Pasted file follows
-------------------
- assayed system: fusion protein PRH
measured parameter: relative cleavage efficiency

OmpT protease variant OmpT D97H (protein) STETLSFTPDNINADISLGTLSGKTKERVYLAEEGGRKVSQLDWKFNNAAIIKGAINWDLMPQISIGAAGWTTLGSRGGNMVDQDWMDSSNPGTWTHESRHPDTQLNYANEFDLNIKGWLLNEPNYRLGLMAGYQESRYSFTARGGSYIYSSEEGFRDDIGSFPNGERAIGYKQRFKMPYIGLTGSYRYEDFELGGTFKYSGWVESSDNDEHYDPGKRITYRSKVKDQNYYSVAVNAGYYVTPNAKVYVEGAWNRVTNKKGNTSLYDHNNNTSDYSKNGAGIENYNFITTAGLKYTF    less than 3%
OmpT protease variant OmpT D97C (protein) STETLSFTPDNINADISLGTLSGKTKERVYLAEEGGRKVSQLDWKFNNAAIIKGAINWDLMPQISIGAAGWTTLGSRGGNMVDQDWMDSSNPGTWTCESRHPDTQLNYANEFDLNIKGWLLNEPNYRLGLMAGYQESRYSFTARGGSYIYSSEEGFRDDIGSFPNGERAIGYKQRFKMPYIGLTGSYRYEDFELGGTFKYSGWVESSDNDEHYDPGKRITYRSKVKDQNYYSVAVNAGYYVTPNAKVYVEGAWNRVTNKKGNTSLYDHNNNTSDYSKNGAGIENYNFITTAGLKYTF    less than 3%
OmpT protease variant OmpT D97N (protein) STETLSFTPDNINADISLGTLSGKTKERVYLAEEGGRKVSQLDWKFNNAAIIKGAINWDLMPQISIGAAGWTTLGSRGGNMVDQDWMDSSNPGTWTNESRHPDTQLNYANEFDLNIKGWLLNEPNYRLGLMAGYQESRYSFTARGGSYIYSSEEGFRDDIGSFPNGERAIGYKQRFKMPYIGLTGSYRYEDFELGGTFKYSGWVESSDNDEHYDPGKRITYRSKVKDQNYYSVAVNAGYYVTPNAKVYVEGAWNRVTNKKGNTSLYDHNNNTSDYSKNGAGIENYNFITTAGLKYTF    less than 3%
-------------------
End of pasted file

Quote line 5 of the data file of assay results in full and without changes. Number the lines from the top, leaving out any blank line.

OmpT protease variant OmpT D97N (protein) STETLSFTPDNINADISLGTLSGKTKERVYLAEEGGRKVSQLDWKFNNAAIIKGAINWDLMPQISIGAAGWTTLGSRGGNMVDQDWMDSSNPGTWTNESRHPDTQLNYANEFDLNIKGWLLNEPNYRLGLMAGYQESRYSFTARGGSYIYSSEEGFRDDIGSFPNGERAIGYKQRFKMPYIGLTGSYRYEDFELGGTFKYSGWVESSDNDEHYDPGKRITYRSKVKDQNYYSVAVNAGYYVTPNAKVYVEGAWNRVTNKKGNTSLYDHNNNTSDYSKNGAGIENYNFITTAGLKYTF    less than 3%